Slash peaked in 1989 with Faith No More’s “The Real Thing,” the band’s first set with new lead singer Mike Patton. Pushed by the ubiquitous top 10 funk-metal single “Epic,” the million-selling collection climbed to No. 11 nationally; the band’s tireless touring kept it on U.S. charts for 60 weeks.
However, Biggs’ ability to catch lightning in a bottle had begun to elude him by the end of the decade. Despite quality signings like New Zealand’s the Chills, L.A.’s ferocious female rockers L7, the roots unit Grant Lee Buffalo and the hip-hop inflected New York combo Soul Coughing, the label’s roster was burdened by a large number of undistinguished acts that failed to catch fire.
Escalating friction between Biggs and his business partner Mark Trilling prompted the 1995 sale of Slash to London Records, the PolyGram-owned imprint that had distributed the label overseas since the early ‘80s. Biggs became a London executive, based in New York, and succeeded in convincing the company to let Slash release music from the German industrial band Rammstein.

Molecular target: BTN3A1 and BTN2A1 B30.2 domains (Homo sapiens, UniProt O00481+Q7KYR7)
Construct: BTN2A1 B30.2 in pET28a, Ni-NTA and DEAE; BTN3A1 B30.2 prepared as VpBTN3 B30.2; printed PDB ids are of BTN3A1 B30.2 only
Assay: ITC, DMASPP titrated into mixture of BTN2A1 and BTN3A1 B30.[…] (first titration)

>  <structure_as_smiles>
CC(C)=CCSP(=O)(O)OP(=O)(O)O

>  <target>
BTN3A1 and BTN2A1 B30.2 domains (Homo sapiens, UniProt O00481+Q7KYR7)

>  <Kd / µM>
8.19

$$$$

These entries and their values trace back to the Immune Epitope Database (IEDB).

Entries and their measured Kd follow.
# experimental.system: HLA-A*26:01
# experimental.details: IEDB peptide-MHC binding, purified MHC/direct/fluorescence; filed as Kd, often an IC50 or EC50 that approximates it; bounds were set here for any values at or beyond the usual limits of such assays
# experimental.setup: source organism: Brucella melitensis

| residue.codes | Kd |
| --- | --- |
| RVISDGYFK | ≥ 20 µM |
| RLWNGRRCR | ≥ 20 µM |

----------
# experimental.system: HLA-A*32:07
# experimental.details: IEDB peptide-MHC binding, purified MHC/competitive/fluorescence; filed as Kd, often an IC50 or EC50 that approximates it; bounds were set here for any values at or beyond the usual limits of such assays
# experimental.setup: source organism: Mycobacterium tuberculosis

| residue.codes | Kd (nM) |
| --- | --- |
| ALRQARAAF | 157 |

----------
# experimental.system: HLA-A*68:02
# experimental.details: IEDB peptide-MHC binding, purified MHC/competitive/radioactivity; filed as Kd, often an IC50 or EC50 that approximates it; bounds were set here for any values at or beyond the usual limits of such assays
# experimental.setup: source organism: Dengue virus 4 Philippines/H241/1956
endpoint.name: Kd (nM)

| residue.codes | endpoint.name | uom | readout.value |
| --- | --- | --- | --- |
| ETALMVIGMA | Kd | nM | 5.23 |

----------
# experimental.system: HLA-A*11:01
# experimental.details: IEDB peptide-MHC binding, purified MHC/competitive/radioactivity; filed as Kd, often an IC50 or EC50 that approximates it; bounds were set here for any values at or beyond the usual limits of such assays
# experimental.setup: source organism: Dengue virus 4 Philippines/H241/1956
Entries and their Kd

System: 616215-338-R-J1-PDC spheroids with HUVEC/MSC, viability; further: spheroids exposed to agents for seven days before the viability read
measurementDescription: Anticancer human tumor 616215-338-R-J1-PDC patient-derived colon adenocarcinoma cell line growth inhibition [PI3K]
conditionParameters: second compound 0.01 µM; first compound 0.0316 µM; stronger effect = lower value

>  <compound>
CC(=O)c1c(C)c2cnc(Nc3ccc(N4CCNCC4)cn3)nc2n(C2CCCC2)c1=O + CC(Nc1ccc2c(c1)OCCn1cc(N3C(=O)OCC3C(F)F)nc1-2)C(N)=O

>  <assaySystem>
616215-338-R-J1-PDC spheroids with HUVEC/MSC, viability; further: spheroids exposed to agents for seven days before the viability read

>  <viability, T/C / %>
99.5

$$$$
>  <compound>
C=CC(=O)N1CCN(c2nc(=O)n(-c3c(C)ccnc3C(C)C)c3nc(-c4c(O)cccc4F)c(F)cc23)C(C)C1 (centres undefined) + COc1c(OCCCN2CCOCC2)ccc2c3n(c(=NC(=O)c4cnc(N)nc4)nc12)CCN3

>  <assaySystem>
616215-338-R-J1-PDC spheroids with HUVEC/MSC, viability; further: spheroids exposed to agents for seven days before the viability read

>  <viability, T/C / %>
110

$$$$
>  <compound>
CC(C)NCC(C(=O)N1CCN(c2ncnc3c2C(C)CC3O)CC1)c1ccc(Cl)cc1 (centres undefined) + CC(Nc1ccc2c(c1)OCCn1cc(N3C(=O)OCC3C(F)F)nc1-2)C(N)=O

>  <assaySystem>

In 1999, when PolyGram Music Group president Roger Ames moved to Warner Music International, London’s assets were sold to Warner Music Group, and Slash’s catalog moved back to Warner. Slash’s Beverly Boulevard office, which had been operating with a skeleton staff, was shuttered.
In 2003, following Biggs’ return to California, Ames gave Biggs his blessing to release new music under the Slash shingle. Renting a small Hollywood Boulevard office and operating under the corporate handle “Up Yours Inc.,” Biggs restarted the imprint with a tiny staff of former Slash employees. The label managed only one release, an album by the New York band Shiner Massive, before high losses forced its closure.
Biggs spent his later years working in a spacious studio adjacent to his hilltop home on an 80-acre spread in Tehachapi. His artwork appeared on the cover of Swans’ 2014 album “To Be Kind.”
He is survived by his wife Kim and son Monte.